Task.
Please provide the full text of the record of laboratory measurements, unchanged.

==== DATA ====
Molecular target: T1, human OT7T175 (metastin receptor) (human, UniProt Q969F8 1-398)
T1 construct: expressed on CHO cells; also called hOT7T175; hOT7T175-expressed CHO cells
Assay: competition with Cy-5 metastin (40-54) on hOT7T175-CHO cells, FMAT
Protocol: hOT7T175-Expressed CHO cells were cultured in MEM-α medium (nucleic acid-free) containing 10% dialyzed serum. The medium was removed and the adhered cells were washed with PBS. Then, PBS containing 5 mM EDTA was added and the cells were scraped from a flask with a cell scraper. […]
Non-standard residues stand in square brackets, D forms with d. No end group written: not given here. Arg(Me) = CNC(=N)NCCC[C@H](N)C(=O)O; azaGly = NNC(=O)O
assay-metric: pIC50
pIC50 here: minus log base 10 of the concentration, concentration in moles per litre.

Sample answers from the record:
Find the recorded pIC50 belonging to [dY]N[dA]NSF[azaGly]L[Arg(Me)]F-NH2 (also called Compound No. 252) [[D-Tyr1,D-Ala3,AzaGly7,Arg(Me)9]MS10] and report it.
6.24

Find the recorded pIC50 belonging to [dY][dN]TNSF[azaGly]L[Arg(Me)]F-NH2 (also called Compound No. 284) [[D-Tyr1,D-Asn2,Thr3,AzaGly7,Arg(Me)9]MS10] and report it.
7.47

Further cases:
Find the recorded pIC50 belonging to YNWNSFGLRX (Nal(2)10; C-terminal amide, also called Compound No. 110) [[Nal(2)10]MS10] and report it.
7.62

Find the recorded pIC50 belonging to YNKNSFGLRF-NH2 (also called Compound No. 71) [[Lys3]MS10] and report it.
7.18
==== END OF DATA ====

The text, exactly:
Molecular target: T1, human OT7T175 (metastin receptor) (human, UniProt Q969F8 1-398)
T1 construct: expressed on CHO cells; also called hOT7T175; hOT7T175-expressed CHO cells
Assay: competition with Cy-5 metastin (40-54) on hOT7T175-CHO cells, FMAT
Protocol: hOT7T175-Expressed CHO cells were cultured in MEM-α medium (nucleic acid-free) containing 10% dialyzed serum. The medium was removed and the adhered cells were washed with PBS. Then, PBS containing 5 mM EDTA was added and the cells were scraped from a flask with a cell scraper. […]
Non-standard residues stand in square brackets, D forms with d. No end group written: not given here. Arg(Me) = CNC(=N)NCCC[C@H](N)C(=O)O; azaGly = NNC(=O)O
assay-metric: pIC50
pIC50 here: minus log base 10 of the concentration, concentration in moles per litre.

Sample answers from the record:
Find the recorded pIC50 belonging to [dY]N[dA]NSF[azaGly]L[Arg(Me)]F-NH2 (also called Compound No. 252) [[D-Tyr1,D-Ala3,AzaGly7,Arg(Me)9]MS10] and report it.
6.24

Find the recorded pIC50 belonging to [dY][dN]TNSF[azaGly]L[Arg(Me)]F-NH2 (also called Compound No. 284) [[D-Tyr1,D-Asn2,Thr3,AzaGly7,Arg(Me)9]MS10] and report it.
7.47

Further cases:
Find the recorded pIC50 belonging to YNWNSFGLRX (Nal(2)10; C-terminal amide, also called Compound No. 110) [[Nal(2)10]MS10] and report it.
7.62

Find the recorded pIC50 belonging to YNKNSFGLRF-NH2 (also called Compound No. 71) [[Lys3]MS10] and report it.
7.18